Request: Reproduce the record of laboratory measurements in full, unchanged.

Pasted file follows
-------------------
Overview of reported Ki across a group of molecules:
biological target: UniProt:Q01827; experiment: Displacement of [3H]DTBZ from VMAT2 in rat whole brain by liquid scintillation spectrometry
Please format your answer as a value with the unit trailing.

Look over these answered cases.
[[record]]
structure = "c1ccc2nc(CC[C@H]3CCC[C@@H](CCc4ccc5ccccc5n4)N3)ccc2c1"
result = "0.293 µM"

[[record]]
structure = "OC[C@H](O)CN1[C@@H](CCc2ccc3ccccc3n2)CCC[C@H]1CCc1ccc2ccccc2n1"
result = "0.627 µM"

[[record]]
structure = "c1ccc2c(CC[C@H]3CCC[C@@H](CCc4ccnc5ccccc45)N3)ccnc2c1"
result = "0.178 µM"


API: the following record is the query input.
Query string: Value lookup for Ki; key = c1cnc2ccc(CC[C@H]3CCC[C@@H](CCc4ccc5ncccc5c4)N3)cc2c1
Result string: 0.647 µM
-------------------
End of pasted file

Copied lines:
Overview of reported Ki across a group of molecules:
biological target: UniProt:Q01827; experiment: Displacement of [3H]DTBZ from VMAT2 in rat whole brain by liquid scintillation spectrometry
Please format your answer as a value with the unit trailing.

Look over these answered cases.
[[record]]
structure = "c1ccc2nc(CC[C@H]3CCC[C@@H](CCc4ccc5ccccc5n4)N3)ccc2c1"
result = "0.293 µM"

[[record]]
structure = "OC[C@H](O)CN1[C@@H](CCc2ccc3ccccc3n2)CCC[C@H]1CCc1ccc2ccccc2n1"
result = "0.627 µM"

[[record]]
structure = "c1ccc2c(CC[C@H]3CCC[C@@H](CCc4ccnc5ccccc45)N3)ccnc2c1"
result = "0.178 µM"


API: the following record is the query input.
Query string: Value lookup for Ki; key = c1cnc2ccc(CC[C@H]3CCC[C@@H](CCc4ccc5ncccc5c4)N3)cc2c1
Result string: 0.647 µM